There is, however, one more reference to the F. Holland pen company in that volume. In fact, it’s in the same issue as the ad. On p.259, there is a short paragraph about the “Holland Automatic Fountain Penholder”. At first glance it seems that this might be the name of a pen made by a different company, but that awkward name is just a product of a time when the fountain pen was still in its infancy, and the terminology hadn’t been standardized, yet. But this recommendation also says that the pen is “advertised in” the same issue, and the only Holland ad in that issue is the one on p.267. It also goes on to say that it “has been used for several months by many business men”, and seeing as this ad appears in the April 1883 issue, it is conceivable that the first F. Holland pen may have been produced in late 1882, depending upon your interpretation of the phrase “several months”.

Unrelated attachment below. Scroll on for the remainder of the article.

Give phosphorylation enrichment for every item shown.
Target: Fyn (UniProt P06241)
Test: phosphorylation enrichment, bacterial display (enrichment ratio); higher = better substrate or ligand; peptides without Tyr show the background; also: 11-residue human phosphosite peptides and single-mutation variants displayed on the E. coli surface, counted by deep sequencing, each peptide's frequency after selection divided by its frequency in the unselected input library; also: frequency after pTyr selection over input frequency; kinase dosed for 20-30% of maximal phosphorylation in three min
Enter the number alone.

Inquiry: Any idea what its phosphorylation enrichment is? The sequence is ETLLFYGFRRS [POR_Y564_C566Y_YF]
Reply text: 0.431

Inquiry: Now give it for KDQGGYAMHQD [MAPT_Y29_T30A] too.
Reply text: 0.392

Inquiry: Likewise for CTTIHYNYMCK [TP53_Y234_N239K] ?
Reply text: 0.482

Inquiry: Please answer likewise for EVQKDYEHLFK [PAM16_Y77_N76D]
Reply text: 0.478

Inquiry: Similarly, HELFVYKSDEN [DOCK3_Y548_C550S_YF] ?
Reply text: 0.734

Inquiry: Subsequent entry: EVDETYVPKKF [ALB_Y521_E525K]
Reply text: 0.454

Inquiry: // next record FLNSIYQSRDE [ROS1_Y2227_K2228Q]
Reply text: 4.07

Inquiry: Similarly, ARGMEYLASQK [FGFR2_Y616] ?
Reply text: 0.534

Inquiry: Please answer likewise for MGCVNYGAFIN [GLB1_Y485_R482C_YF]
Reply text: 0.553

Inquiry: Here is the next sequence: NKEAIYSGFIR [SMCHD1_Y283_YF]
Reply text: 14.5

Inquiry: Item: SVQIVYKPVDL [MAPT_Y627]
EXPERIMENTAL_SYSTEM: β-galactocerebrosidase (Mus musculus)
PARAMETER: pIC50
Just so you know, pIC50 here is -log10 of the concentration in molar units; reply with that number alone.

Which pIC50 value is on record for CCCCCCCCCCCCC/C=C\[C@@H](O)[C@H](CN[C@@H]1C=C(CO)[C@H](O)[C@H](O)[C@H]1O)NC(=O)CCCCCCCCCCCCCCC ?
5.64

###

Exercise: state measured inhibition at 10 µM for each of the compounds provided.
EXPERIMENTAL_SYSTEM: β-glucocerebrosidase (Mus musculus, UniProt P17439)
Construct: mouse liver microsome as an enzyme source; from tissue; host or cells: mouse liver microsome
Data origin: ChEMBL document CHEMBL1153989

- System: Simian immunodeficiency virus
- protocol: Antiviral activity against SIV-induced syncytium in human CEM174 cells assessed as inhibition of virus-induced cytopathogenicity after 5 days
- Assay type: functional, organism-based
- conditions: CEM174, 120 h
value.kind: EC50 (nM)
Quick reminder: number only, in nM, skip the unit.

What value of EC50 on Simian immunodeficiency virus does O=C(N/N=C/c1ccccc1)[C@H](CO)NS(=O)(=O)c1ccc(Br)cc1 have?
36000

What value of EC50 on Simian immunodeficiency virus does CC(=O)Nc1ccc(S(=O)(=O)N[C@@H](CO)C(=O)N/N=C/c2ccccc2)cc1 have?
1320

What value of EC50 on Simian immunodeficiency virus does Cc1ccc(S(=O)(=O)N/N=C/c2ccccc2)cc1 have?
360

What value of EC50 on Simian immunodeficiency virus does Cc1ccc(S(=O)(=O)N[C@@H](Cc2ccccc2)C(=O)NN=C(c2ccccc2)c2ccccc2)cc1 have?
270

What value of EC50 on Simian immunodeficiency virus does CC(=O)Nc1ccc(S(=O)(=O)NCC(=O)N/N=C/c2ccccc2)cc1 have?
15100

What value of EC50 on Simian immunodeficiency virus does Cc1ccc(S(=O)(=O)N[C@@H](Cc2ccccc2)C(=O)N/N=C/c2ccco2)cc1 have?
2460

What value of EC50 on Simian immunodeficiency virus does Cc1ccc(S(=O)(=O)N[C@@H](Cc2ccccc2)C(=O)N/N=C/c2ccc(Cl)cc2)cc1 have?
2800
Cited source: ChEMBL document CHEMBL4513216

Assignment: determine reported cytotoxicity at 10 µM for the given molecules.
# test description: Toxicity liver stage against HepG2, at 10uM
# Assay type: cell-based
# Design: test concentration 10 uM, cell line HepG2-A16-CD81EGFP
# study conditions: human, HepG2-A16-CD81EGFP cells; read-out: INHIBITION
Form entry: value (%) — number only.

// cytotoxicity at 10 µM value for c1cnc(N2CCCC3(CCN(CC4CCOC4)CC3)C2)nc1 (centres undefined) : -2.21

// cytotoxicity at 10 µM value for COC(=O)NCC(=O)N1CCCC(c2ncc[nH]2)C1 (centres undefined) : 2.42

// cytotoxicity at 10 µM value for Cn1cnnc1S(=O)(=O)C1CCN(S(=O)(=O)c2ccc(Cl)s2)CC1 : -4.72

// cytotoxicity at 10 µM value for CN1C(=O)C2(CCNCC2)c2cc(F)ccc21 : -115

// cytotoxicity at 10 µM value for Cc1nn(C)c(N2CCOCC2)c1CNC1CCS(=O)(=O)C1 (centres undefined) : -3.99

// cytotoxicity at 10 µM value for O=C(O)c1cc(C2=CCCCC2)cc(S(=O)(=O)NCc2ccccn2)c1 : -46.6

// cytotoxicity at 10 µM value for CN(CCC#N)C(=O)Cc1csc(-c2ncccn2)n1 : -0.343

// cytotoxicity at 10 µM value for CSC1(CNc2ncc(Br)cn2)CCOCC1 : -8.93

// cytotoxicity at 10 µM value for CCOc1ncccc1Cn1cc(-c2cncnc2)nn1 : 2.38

There is also a very interesting early Waterman’s ad in the next volume, in the super-long “Christmas Issue” of the magazine, Nov 15, 1884, p.656.
The sad thing is that this volume of American Bookseller also suffers from the same problem of being scrambled and incomplete, and this time there is a loss of two other Waterman’s ads. The index for Vol. 16, 1884 lists ads on pp.656, 695, and 731, but the first ad is the only one that appears in the digitized version of this volume of the magazine. The only consolation is that the same ad is probably repeated, but we’ll never know until someone finds those other two ads. The ads are indexed under “Ideal Pen Company”.